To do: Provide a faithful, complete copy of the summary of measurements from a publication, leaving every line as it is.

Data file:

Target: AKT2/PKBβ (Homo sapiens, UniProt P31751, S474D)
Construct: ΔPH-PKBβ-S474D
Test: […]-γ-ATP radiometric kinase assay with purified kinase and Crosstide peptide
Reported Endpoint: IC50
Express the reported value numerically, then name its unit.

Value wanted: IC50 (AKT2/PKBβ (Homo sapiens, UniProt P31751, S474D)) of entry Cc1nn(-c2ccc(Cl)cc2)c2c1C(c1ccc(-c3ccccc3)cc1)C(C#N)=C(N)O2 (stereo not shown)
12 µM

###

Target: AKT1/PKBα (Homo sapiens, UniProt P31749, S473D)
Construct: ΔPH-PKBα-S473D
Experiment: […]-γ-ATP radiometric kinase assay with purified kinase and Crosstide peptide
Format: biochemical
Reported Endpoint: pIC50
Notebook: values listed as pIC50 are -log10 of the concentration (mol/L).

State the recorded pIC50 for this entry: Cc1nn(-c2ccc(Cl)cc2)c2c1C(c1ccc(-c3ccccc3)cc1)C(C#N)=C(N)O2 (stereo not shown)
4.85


Target: AKT2/PKBβ (Homo sapiens, UniProt P31751, S474D)
Construct: ΔPH-PKBβ-S474D
Test: […]-γ-ATP radiometric kinase assay with purified kinase and Crosstide peptide
Reported Endpoint: IC50
Express the reported value numerically, then name its unit.

Value wanted: IC50 (AKT2/PKBβ (Homo sapiens, UniProt P31751, S474D)) of entry Cc1nn(-c2ccc(Cl)cc2)c2c1C(c1ccc(-c3ccccc3)cc1)C(C#N)=C(N)O2 (stereo not shown)
12 µM

###

Target: AKT1/PKBα (Homo sapiens, UniProt P31749, S473D)
Construct: ΔPH-PKBα-S473D
Experiment: […]-γ-ATP radiometric kinase assay with purified kinase and Crosstide peptide
Format: biochemical
Reported Endpoint: pIC50
Notebook: values listed as pIC50 are -log10 of the concentration (mol/L).

State the recorded pIC50 for this entry: Cc1nn(-c2ccc(Cl)cc2)c2c1C(c1ccc(-c3ccccc3)cc1)C(C#N)=C(N)O2 (stereo not shown)
4.85